Interviews, Reviews, etc. (not all in French)

Yair Dagan, as well as alerting me to the videos of the Paris concert above, also sent me several interesting links:

An interview with Archie Shepp about Albert Ayler (in French).

A review of Spiritual Unity by Stuart Broomer which leads into an interesting piece about ‘jazz-folk fusion’ (no mention of Jimmy Giuffre though - shame).

Saxophone Improvisations For Island Life, Part 1 - the work of the artist, David Colosi, inspired in part by Albert Ayler.

And a new Ayler tribute CD by Jeff Lederer.


There are reviews of the CD (which contains two tracks directly related to Ayler, Albert’s Sun and Annette Peacock’s Albert’s Love Theme) at All About Jazz and the Ottawa Citizen, and the Jazzheads Records site has brief samples.

The Ottawa Citizen review also contains a link to another piece about Ayler (with a few errors) on The New Republic site.


New Ayler Releases (not really)

Yair also discovered an Ayler track - Wizard, presumably from Prophecy - on the 2 disc compilation, Dirty Water 2: More Birth of Punk Attitude which contains some great tracks, including one by the estimable John Otway.


And, just to keep the Discography up to date - Guy Kopelowicz let me know about a new release of Nuits de la Fondation Maeght on the Italian B13 label, in limited editions, Volume 1 on white vinyl, Volume 2 on grey. More information available here - although one’s initial reaction is “What’s the point?”

B144LP02 B145LP02

Ken Vandermark on the radio

Richard Koloda emailed to say that WCSB in Cleveland are presenting the Daisy Vandermark Duo (that’s Tim Daisy and Ken Vandermark) on August 4th at Now That’s Class, and it should be broadcast online, so if you can sort out the time differences, check it out.


A few more covers

The mention of Prophecy above reminded me that I’ve added a few more LP covers and CD booklets to the site, including the fairly rare German version of Prophecy with the extra tracks (eventually included in the Holy Ghost box), Albert Smiles With Sunny. I’ve also added LP covers of The First Recordings, My Name Is Albert Ayler and Witches & Devils.


September 1 2011

Alex Bonney

There’s an Ayler tribute album by trumpeter Alex Bonney, available to download for free from the Loop Collective (you just have to sign up for a newsletter). Definitely worth it for the version of ‘Change Has Come’ alone. Details of the album are as follows:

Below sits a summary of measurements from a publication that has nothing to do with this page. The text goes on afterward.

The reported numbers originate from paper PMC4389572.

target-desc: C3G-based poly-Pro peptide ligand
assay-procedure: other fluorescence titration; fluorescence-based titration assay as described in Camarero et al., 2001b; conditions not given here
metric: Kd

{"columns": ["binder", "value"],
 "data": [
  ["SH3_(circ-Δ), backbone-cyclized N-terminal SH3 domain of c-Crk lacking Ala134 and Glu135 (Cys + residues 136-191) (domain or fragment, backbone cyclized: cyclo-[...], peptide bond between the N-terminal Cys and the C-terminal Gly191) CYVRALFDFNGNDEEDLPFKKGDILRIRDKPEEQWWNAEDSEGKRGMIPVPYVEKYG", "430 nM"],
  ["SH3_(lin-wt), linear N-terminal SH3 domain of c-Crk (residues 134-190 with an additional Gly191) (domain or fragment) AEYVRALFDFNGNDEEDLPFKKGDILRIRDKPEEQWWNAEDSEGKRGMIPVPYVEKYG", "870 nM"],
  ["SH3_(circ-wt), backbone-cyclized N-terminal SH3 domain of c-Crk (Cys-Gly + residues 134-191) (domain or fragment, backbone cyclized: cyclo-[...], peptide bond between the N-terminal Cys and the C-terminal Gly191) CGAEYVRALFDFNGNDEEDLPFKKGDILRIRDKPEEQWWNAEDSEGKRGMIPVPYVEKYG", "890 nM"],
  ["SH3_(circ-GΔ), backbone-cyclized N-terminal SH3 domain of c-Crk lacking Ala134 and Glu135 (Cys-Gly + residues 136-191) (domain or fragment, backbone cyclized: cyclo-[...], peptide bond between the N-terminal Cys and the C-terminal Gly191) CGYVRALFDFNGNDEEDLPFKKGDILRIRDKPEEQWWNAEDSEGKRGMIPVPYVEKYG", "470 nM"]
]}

Alex Bonney
A Tribute To Albert Ayler

‘Holy Family’ (9:51)
‘The Truth Is Marching In’ (6:13)
‘Ghosts (First Variation)’ (9:00)
‘Like Spirits’ (1:40)
‘Spirits Rejoice’ (5:06)
‘A Change Has Come / Our Prayer’ (8:46)
‘Ghosts (Second Variation)’ (2:57)

Alex Bonney (t), Robin Fincker (ts) Johnny Brierley (b), Jeff Williams (d)
Recorded: Summer 2007, London. Released: 19 July 2007


And on Alex Bonney’s site there’s the entire performance of the Albert Ayler Tribute Septet from Loopfest 2010, featuring Alex Bonney (t), Paul Dunmall/Robin Fincker (saxes), Johnny Brierley/Dave Kane (b), Dylan Bates (vln), Mark Sanders (d), playing ‘Spirits Rejoice’, ‘Change Has Come’, ‘Our Prayer’, ‘Ghosts’, ‘Holy Family’ and ‘Truth is Marching In’.


Weasel Walter

Talking of Ayler tributes, Yair Dagan (who, yet again has contributed greatly to this month’s update) came across an interview with Weasel Walter on Rokko’s Adventures which included his thoughts on the 2007 Healing Force CD, The Songs of Albert Ayler:

“Michael Masen: Is it important to you to create a connection between your music and the influences that stay behind it? You made this Albert Ayler tribute record, or on the record before the last one there was a cover of a composition by Olivier Messiaen. Then I found on the internet a recording were you play drums to Cecil Taylor piano pieces….

Weasel Walter: Well, everyone now seems very obsessed with who are your five or ten influences as if it was some kind of chemical equation what your music is. They are completely unoriginal and all they do is to steal from their three favorite bands and make a new band. I find this a lot that people think that everything is unoriginal. That's a supposed modernist idea that nobody and nothing can go any further. I think this is bullshit.

I relate to modernism which is the idea that the concept is important not the style. When I make music, most of the time I have an idea that I am trying to illustrate and it is not really about a style.

In the case of the Ayler tribute, that was not really my album. That was something that I played on but at the same time when the idea came up I said, "You know, I love Albert Ayler, but why would we make another tribute album. That is bullshit. Are we going to play Ghosts and Bells and all this stuff? Who fucking cares – it is bullshit."

So we got the idea that if we are going to do this record we should make it really fucked up. The concept by Henry Kaiser was to take the later material that everyone hates and try to save it and make it interesting. I think this is a good tribute to Albert Ayler because we were not going to do the same bullshit everyone else does. So for me this was a good idea. But once again, it is not my album; I refuse to take responsibility for it. If I had been the leader I had made it different. Or I wouldn't make it at all. But so it is just fine.”


Sunwatcher and man reviewing his Ayler record collection on youtube

Last month I mentioned another Ayler tribute CD by Jeff Lederer called Sunwatcher. There’s now a clip of his band on youtube. And to go with the man enthusing over the Holy Ghost box last month, here’s one of a man going through his whole Ayler collection (although he doesn’t have the box, just the triple LP set).


Swing Low Sweet Spiritual released on vinyl

Klimt Records (based in France) have just released two Ayler albums on vinyl; Spirits and, more interestingly, Swing Low Sweet Spiritual.